Wine and Cheese Party Ideas

Do ensure that you invite your guests well in advance (10 days in advance is a good bet) so that they can keep their schedule clear.

Depending on how formal you plan to keep your event, party invitations will vary. Very often guests will ask you if they can bring something along. Account for enough wine glasses and platters for cheese, as well as bowls or dishes for fruit and side plates and cutlery for each guest.

For a formal affair, choose color coordinated table linen, crystal glassware, and your best silverware. Place a cheese knife on each board to enable guests to help themselves. If you’re partial to white wine you can also try a Chardonnay, or a Chenin Blanc. If you’re happy with a casual affair, you can just make a phone call to invite your guests.

Nuts:The best bets are walnuts and hazelnuts. For light reds, try Beaujolais or even a Sangria.


The best part about such a party is that it allows you to prepare almost everything in advance. If you’d like to know how to throw a wine and cheese party, take a look at some tips below, to help you put together a great party.

You could choose to keep the menu restricted to just wine and paired cheese, but it sometimes helps to have some additional items to cater to everyone’s likes.. Some examples of semi hard cheeses are: Gouda, Roquefort, Danish Blue, Cheshire, and Cheddar.

The most important part, is of course the wine and cheese and serving it right. Remove the whites from the chiller an hour or two before you serve them though, excessive cold can mar the bouquet and dull the flavor. If you’re nervous about your selection, or unsure about how to choose, a safe bet is to choose wines from a particular country and pair them with cheeses that are more or less from the same region – for example French wine with French cheese.

Semi Soft Cheeses: Pair with Riesling, Chardonnay, Champagne, Bordeaux and Beaujolais. It’s also useful to use name cards to help your guests identify the cheeses; you could write down the wine pairing suggestions on the cards as well.

Check your party supplies well in advance to avoid last minute runs to the store. For a casual party, keep it bright and cheerful, and pick lively music to add some fun.

Semi Hard Cheeses: These generally pair with medium bodied wines – try a Chianti, Cabernet, Riesling or a Tawny Port. Keep lighting muted and use elegant centerpieces or place several candles to add atmosphere. Blue, Gruyère, Emmenthal, Wensleydale, aged Cheddar, Derby and Parmigiano are examples of hard cheeses.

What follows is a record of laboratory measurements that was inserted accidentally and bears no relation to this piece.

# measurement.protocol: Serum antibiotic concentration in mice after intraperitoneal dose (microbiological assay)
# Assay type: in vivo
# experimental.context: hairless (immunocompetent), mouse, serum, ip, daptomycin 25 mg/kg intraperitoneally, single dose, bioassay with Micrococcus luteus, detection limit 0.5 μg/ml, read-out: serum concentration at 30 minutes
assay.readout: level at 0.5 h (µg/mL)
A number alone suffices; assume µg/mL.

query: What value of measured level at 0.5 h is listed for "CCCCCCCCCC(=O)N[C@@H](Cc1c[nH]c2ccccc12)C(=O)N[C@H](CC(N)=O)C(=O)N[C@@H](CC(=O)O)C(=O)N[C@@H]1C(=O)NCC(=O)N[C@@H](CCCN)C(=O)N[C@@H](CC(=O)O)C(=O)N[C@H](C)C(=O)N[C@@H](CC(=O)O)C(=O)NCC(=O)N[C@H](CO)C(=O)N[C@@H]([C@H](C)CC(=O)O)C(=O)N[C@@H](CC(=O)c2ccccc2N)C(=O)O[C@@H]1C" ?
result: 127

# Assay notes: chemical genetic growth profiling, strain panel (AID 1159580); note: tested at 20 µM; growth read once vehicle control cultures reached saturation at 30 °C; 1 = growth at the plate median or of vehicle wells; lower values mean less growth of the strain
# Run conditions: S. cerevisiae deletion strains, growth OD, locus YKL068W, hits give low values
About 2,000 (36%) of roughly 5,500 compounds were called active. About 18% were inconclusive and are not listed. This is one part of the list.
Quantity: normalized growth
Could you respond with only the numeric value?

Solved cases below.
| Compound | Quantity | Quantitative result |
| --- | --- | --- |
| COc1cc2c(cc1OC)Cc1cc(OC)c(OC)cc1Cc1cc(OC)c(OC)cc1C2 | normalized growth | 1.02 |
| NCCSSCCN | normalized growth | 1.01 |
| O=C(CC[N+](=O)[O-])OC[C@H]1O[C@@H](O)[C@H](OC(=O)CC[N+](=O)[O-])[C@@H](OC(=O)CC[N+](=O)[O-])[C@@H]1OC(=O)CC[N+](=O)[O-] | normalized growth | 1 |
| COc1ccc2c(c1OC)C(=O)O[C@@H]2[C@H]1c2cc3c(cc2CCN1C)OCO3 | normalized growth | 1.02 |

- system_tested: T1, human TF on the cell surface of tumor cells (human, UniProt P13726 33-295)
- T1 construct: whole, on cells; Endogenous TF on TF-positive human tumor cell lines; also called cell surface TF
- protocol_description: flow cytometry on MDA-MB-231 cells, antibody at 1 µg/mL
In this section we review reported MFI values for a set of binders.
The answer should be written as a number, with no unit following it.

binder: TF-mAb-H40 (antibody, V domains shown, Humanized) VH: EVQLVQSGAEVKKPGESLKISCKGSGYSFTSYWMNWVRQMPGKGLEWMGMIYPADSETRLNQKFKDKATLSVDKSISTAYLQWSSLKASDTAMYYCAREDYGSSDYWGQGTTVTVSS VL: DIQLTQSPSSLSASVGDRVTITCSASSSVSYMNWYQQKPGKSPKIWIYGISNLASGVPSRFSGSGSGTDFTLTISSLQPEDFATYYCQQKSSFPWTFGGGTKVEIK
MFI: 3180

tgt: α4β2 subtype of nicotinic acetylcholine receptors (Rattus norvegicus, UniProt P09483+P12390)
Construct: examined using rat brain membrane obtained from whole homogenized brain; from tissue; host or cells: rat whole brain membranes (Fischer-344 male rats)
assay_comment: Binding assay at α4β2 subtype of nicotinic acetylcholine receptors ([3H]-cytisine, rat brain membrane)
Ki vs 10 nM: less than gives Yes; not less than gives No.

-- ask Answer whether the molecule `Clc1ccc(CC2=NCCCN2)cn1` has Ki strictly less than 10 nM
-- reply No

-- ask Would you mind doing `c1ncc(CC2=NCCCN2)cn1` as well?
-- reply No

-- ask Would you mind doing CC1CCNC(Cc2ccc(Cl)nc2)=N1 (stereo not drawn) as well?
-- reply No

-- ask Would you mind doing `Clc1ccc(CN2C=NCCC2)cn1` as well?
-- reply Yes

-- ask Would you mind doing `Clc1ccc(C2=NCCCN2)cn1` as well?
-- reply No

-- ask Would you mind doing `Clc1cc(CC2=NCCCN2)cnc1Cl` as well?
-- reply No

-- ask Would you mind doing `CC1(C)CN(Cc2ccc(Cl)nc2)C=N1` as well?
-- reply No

For a more formal occasion, choose an invitation card and hand write the details of the event yourself (you can also get these printed). Open the aged reds at least thirty to forty minutes in advance to allow sufficient breathing time. Add some fruits and nuts to each platter of cheese to add color. While you can always refuse gifts as a well-mannered host, if it’s a casual affair, it’s perfectly acceptable for you to discuss your ideas, with your guests and ask each to bring along a bottle of wine or two.

Hard Cheeses: Hard cheeses are generally strong in flavor and pair well with medium and full bodied reds, so try these with a Pinot noir, Cote Du Rhone, Shiraz, Barolo, or Cabernet. Although cheeses also require refrigeration, serving them too cold will dull the flavors. Sticking with the unflavored variety will also ensure that you don’t mistakenly overpower the cheese or create an unfortunate blend of flavors.

Soft Cheeses: These pair well with young, light and fruity wines, try a Gewürztraminer, Sauvignon Blanc or a Champagne. You could also try almonds and unsalted pistachios.

Food and Wine Pairing

Fruits: The obvious choice that your mind will conjure up is grapes, but you could also try figs, apricots and apples. This leaves you free to socialize and actually enjoy yourself, instead of worrying about serving up a suitable five course meal.

Planning the affair in advance helps you stay organized and avoid last minute panic attacks. Some semi soft cheeses are Baby Swiss, Havarti, Brie and Camembert.

Finally, the following are a few points that you should keep in mind for your wine and cheese party:

Crackers: Choose plain crackers of a good variety, to help clear the palate in between different tastings. You could also send a text message reminder or an email a day or two before the event, so that you have a clear head count. Cut fruits as close to serving time as possible, and place them in dishes that you can add to your cheese board with ease. Take the cheese out of the fridge an hour before serving.

Use cheese boards or platters and group similar cheeses together. Walnuts and hazelnuts are safe bets for a wine and cheese party.



Both wines and cheese need to be served at the right temperature, so keep the reds at room temperature (18 ºC-22 ºC) and the whites chilled (8 ºC-12ºC)

Leave a Reply